Core of the problems in the global world that stick many of us to poverty are corruption and violation of human rights. Especially single party authorization regimes are easily vulnerable to corruption and violation of human rights. It is because in such regimes there is no means of ascertaining the legitimacy of the governments through election. This is what is vividly evident in most African countries. As such corruption problems become worsen and untold in countries where the above kind of ruling are at the top.
Another problem that can be mentioned here is lack of access to justice. In a country where political power is to be assumed via undemocratic means, it is an inevitably that that power is monopolized and all is done at the wish of few officials. In such condition, due to undetermined and unstable law of the nation, citizens are not secure in their persons and property and they are not in a position to plan their futures having respected the inherent rights which they would have in a democratic system of governance.
Lastly, the other cumbersome factor in the fight for poverty is lack of education and equal right to education. Rule of Law is by itself cannot be at motion, instead individuals need to have conceptualize what Rule of Law, poverty, and economic growth are with the skill to bring the good at hand and to throw the bad away. Law enforcement could not be easy and touchable in a nation which inhabits a great deal of illiterate peoples who do not know what the concept of rule of law. “ Clearly law is not the sum of courts, legislatures, police prosecutors. And other formal institutions with some direct connection to law. Law is also a normative system that resides in the minds of the citizens of a society .” From this, it is possible to understand citizens need to have awareness on the laws of their country. So a mere formulation of laws is not sufficient unless it is communicated to the peoples who are intended to be governed via the tool of education.
4. Rule of Law as a Tool in Addressing Challenges of Poverty Reduction and Fostering of Economic Growth
4.1 Government Bound by Law
The Rule of Law is, by which originally conceived, is to make the state abide by the law so as to avoid arbitrariness and the government must exercise its functions based upon pre-existing laws, and changes should have to be pursuant to established legislative means on those currently working laws. When the government executes all of its activities as the law orders to do so, or not to do so; accountability and transparency would be achieved, then the corruption become less problematic. Hence, every individual citizen will have equal opportunities to improve their living standards and accumulation of wealth by handful number of officials abolished. After all the best notion of Rule of Law is conceived as Mandela said as follows:
“The Rule of Law, as I (admittedly, a long tired old lawyer) understand it, refers to a structural exercise of rules as opposed to the idiosyncratic will of kings and princes. Even where the latter may express itself benevolently, the former is morally and politically superior. Where the Rule of Law does not apply, rulers assume entitlement to rule; the Rule of Law on the other hand places the emphasis upon structured responsibility and obligation.”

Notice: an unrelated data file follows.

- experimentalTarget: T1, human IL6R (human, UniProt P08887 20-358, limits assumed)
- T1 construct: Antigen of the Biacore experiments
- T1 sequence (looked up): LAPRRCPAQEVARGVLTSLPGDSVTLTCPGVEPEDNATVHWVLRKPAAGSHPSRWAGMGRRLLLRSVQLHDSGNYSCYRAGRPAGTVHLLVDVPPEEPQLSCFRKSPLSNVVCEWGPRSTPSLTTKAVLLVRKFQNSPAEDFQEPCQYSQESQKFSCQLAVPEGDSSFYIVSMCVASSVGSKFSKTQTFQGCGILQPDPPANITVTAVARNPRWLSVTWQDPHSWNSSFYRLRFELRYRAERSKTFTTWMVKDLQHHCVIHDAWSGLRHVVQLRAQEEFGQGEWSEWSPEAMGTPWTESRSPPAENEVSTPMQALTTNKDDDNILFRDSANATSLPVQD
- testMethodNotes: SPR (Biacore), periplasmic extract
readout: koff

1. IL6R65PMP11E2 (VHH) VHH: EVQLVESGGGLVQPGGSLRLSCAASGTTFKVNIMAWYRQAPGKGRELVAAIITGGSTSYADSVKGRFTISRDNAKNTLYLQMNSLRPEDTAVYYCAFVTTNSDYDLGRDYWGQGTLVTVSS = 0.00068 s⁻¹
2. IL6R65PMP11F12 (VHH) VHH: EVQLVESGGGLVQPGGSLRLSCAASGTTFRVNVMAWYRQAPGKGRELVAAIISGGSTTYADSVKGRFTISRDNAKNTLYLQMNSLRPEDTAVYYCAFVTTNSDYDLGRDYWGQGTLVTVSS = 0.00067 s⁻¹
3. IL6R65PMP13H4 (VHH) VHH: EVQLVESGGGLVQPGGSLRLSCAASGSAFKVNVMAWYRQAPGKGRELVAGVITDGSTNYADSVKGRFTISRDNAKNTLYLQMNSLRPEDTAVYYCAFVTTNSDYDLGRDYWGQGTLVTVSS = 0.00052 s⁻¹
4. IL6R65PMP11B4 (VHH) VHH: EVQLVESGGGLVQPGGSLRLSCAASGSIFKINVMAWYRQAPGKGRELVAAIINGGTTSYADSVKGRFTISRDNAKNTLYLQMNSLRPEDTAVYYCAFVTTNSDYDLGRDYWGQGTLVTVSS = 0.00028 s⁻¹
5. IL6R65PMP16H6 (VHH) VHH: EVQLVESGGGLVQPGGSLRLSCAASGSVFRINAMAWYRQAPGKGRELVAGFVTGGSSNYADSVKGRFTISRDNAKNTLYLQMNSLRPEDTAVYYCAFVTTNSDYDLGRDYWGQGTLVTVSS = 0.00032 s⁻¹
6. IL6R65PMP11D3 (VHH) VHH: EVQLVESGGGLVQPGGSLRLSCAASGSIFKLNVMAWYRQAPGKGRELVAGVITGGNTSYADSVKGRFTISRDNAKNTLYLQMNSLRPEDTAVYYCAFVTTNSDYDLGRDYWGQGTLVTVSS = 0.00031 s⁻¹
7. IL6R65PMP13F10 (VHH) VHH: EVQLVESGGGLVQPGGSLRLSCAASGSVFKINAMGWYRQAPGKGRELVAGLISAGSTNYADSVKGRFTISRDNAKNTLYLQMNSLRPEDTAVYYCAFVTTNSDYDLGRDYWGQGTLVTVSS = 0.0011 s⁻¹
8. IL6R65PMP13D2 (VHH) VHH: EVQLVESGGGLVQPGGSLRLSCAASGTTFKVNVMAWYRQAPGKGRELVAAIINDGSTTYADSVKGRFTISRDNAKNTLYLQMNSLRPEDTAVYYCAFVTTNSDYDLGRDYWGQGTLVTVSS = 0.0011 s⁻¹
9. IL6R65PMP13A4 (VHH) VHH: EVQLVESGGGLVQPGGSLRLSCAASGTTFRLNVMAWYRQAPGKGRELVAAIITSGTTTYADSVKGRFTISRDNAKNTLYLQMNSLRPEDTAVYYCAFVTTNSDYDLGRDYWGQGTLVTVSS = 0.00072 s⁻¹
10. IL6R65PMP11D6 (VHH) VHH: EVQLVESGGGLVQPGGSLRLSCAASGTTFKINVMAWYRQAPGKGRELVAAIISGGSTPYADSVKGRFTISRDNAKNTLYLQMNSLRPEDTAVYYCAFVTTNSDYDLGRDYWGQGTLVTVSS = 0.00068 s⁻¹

4.2 Legal Empowerment: For Access to Justice
This is a mechanism where Rule of Law is materialized endowing and respecting property, labor, and business rights to secure individuals’ economical interest, change living standards, accumulate wealth to be competent in a free market economy and to be users of their own effort without exploitation by other powerful bodies. The duty of government organs to respect and protect fundamental economic rights is best follow up by the judicial machinery. The recognition given for those rights, though essential, is not sufficient indicator of an achievement of ultimate rule of law. The rights to work, to property and freedom of contracts may be intrude by the ruling or other entity at which moment the judiciary is expected to deter deviants from the legal prescription. For this purpose, any individual with a claim of denial or violation of his right should be given the chance for his case to be heard and get justice. This right of access to justice shall sustain as far as the claim is justiciable. Here governments shall refrain themselves from minimizing the power of courts by policy restriction, flourishing quasi-judicial tribunals and on the context of non-justicablity.The courts shall be given the chance to safeguard the people from illicit intervention on their economic engagements. Supplementary, the people shall not be denied the access to the potential watch dog and human rights vanguard. Accessibility of courts may be measured by variety of parameters including, but not limited to, strength of institutional structure, geographical distribution, courts’ infrastructural capability and the case flow. If the judicial system is accessible based on these measurements, we may confidently testify the rights of the people as enshrined under human rights standards are the ruling or at least the rule of law is under the umbrella of the judiciary on which the people may rely. As such the people may freely and creatively engage on economic activities which add values to the development of the country.